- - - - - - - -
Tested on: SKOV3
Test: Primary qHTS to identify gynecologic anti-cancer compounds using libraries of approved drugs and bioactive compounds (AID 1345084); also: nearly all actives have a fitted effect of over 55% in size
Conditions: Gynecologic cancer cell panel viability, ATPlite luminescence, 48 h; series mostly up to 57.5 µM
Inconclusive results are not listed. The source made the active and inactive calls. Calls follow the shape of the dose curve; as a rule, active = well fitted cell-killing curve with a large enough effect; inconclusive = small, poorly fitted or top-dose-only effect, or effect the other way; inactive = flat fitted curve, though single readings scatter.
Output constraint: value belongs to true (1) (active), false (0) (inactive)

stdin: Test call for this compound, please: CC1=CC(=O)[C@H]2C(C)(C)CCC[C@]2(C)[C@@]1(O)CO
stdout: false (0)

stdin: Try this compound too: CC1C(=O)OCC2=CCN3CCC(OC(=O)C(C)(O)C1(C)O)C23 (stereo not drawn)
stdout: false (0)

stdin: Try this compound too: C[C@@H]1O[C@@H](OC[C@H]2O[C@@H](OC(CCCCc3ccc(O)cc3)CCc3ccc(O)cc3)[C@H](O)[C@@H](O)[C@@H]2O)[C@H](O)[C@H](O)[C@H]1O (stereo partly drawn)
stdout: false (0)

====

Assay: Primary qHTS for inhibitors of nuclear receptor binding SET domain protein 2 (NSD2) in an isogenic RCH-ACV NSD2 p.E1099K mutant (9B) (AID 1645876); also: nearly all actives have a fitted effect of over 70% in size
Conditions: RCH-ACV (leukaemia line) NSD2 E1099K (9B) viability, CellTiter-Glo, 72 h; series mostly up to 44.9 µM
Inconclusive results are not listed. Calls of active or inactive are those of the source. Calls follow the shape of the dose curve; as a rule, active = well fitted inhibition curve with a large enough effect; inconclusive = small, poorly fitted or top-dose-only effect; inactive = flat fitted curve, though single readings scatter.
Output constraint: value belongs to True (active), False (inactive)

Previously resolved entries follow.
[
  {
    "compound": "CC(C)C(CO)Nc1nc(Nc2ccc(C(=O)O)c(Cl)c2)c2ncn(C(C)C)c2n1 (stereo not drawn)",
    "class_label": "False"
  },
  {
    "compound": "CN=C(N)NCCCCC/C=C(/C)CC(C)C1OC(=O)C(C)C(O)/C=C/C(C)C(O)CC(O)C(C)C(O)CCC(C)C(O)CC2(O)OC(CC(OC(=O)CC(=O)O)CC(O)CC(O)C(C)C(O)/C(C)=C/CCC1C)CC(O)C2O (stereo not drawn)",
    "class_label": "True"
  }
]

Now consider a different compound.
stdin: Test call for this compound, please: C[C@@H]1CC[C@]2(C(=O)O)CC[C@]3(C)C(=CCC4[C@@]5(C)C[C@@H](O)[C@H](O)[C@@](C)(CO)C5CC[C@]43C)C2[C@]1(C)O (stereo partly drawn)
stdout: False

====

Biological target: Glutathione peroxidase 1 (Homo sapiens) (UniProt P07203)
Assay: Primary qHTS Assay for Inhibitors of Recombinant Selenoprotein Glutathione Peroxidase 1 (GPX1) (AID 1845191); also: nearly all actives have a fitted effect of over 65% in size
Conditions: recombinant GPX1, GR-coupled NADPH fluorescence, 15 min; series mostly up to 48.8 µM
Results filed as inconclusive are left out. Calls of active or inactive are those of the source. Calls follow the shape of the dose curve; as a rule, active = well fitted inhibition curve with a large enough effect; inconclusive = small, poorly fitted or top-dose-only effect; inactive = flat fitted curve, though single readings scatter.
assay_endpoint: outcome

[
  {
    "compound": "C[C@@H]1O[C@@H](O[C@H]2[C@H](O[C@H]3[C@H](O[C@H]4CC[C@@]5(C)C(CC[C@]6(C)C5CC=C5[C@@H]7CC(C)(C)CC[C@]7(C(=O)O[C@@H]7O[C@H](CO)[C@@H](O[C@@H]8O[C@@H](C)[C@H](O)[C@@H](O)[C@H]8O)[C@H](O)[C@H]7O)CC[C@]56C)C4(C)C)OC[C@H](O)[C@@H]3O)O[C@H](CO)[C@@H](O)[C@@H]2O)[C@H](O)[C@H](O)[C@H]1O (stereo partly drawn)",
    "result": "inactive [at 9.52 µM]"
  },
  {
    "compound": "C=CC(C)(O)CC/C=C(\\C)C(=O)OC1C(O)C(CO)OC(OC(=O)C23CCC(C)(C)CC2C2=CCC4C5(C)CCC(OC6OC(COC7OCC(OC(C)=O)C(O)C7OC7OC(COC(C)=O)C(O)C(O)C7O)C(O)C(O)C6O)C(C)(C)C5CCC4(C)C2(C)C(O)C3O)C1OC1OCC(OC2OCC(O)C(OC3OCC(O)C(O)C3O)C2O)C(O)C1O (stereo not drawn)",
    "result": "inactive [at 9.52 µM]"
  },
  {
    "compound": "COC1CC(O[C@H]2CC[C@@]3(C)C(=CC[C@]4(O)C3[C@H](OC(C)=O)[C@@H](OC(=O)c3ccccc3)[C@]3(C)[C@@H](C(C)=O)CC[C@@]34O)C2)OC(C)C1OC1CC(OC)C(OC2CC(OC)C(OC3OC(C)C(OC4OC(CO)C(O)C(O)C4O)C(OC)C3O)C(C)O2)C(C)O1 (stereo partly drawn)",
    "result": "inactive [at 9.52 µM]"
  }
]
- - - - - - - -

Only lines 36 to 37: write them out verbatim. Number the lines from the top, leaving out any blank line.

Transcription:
assay_endpoint: outcome

[